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Sunburnt no more? More Aussies buying sunscreen

Source: Roy Morgan Single Source (Australia), October 2013–September 2014 (n=16,176) and October 2014–September 2015 (n=15,668).

Australia’s reputation as the “sunburnt country” is legendary — almost part of our national identity, really — but the latest findings from Roy Morgan Research reveal that we may slowly be losing our toasted rosy glow, as sales of sunscreen and sunblock increase.

In the 12 months to September 2015, 11.6% of Australians 14+ (2.3 million people) bought sunscreen in any given four-week period, up from 9.0% in the year to September 2014. This represents well over half-a-million additional sunscreen-buyers per average four weeks year on year.

It seems fitting that the Sunshine State leads the country in sunscreen-buying, with 13.6% of Queensland residents making a purchase in an average four weeks, up from 10.2% in 2014. Meanwhile, the greatest proportional growth in sunscreen buyers over this time occurred in South Australia (from 6.5% to 10.3% of the state’s population) and Western Australia (from 8.1% to 12.5%), taking them past Victoria (9.4%, up from 9.1%).

% of Australians 14+ who buy sunscreen/sunblock: state by state, 2014 vs 2015


Source: Roy Morgan Single Source (Australia), October 2013–September 2014 (n=16,176) and October 2014–September 2015 (n=15,668).

This growing tendency to buy sunscreen coincides with a slight increase in the proportion of Australians who are ‘worried about getting skin cancer’: from 57.9% of the population in 2014 to 58.9% in 2015 (an additional 307,000 people). 

As well as being the country’s most avid sunscreen-buyers, Queenslanders also happen to be the most concerned about getting skin cancer: 60.5% of them say they’re worried about it, a smidgeon ahead of people from NSW/ACT (60.4%) and Western Australians (58.9%).

With the country’s lowest purchase incidence of sunscreen, it’s not surprising that Tasmania is also home to the lowest proportion of skin-cancer wary folks (47.6%).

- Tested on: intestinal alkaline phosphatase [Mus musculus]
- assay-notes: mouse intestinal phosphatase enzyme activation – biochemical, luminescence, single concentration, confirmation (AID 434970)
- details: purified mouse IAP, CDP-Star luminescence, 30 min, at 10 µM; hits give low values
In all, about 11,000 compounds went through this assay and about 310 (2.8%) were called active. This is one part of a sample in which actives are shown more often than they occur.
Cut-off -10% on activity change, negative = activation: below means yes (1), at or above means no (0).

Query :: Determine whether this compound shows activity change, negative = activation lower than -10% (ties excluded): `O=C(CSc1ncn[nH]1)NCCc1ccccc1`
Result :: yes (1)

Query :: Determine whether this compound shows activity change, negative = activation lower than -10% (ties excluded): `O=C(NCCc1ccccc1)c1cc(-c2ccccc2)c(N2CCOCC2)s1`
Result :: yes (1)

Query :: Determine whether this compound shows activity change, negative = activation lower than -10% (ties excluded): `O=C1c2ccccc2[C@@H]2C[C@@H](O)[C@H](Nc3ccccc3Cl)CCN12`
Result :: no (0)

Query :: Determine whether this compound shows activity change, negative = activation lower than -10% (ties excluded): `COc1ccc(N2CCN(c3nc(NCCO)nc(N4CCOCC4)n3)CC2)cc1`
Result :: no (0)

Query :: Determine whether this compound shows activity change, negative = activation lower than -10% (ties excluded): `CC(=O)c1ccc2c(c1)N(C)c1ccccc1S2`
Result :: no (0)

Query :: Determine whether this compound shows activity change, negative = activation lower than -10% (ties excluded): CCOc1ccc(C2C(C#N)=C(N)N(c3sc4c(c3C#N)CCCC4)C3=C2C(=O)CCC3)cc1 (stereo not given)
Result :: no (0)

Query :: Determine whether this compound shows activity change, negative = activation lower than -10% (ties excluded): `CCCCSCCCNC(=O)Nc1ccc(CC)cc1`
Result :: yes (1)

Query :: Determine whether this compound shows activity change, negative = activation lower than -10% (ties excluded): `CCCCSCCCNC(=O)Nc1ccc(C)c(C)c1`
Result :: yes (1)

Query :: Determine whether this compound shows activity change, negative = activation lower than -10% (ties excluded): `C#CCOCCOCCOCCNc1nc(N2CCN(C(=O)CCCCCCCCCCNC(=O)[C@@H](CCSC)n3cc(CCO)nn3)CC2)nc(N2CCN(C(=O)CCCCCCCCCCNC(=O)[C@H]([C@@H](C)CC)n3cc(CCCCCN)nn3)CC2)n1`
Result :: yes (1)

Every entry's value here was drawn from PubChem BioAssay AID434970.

Andrew Price, General Manager – Consumer Products, Roy Morgan Research, says:

“Australia has come a long way in terms of skin-cancer awareness and sun protection since the days of the original ‘Slip, Slop, Slap’ campaign. In fact, the latest data from Roy Morgan shows that the proportion of Australians 14+ buying sunscreen has grown by almost 30% in the last two years alone. Given that non-melanoma skin cancers are the most common kind of cancer in Australia, and melanoma is in the Top Five, this is surely good news.

“However, there is still considerable difference between the states, with Tasmania lagging dramatically behind the rest of the country. Tasmania’s UV index can be as high as any of the mainland states, so there is no logical reason for Tasmanians’ low sunscreen-buying rate, although the fact that Tasmanians are less likely to be worried about getting skin cancer may have something to do with it.

“Obviously, geography is not the only factor influencing whether or not someone buys sunscreen: age, gender and socio-economic status all make a difference. For example, not only are women more likely than men to be concerned about getting skin cancer, they’re also markedly more likely to buy sunscreen in an average four weeks. (It should be noted, however, that this doesn’t necessarily mean women are more likely to use sunscreen: after all, far more women than men are their household’s main grocery buyer, and nearly half of all sunscreen purchases are made in a supermarket.)

“By first gaining a detailed understanding of Australians who buy sunscreen and/or are worried about getting skin cancer, health authorities can then pinpoint those who do not fit into either category, and tailor their campaigns to resonate with this at-risk segment of the population.”

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About Roy Morgan

Roy Morgan is the largest independent Australian research company, with offices throughout Australia, as well as in Indonesia, the United States and the United Kingdom. A full service research organisation specialising in omnibus and syndicated data, Roy Morgan has over 70 years’ experience in collecting objective, independent information on consumers.

Margin of Error

The margin of error to be allowed for in any estimate depends mainly on the number of interviews on which it is based. Margin of error gives indications of the likely range within which estimates would be 95% likely to fall, expressed as the number of percentage points above or below the actual estimate. Allowance for design effects (such as stratification and weighting) should be made as appropriate.

Sample Size

Percentage Estimate


25% or 75%

10% or 90%

5% or 95%